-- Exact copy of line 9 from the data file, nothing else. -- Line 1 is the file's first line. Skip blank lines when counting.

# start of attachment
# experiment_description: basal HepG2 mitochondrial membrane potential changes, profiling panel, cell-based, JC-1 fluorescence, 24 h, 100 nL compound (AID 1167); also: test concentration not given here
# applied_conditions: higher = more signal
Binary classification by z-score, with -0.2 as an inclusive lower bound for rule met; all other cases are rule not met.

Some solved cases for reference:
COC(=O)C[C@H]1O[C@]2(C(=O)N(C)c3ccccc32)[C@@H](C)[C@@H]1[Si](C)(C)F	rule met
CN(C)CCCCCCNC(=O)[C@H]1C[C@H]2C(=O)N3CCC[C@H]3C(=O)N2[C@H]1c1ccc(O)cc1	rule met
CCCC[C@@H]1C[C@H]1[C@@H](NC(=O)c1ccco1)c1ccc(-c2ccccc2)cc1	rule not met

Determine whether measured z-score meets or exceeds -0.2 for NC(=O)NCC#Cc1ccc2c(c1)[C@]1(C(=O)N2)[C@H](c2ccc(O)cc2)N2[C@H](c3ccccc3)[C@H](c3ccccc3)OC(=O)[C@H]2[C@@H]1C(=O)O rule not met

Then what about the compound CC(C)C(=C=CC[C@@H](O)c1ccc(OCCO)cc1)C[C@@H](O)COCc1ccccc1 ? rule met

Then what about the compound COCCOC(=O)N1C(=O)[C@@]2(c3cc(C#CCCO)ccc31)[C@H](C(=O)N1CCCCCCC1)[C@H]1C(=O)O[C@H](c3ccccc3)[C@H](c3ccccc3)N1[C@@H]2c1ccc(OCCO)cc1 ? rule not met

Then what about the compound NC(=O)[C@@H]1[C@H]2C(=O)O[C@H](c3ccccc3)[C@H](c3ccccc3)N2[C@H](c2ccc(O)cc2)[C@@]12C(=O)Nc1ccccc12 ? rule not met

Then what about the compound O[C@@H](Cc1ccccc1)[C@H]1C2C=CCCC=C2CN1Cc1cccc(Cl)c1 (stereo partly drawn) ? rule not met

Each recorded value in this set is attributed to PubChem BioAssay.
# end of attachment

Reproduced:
Then what about the compound CC(C)C(=C=CC[C@@H](O)c1ccc(OCCO)cc1)C[C@@H](O)COCc1ccccc1 ? rule met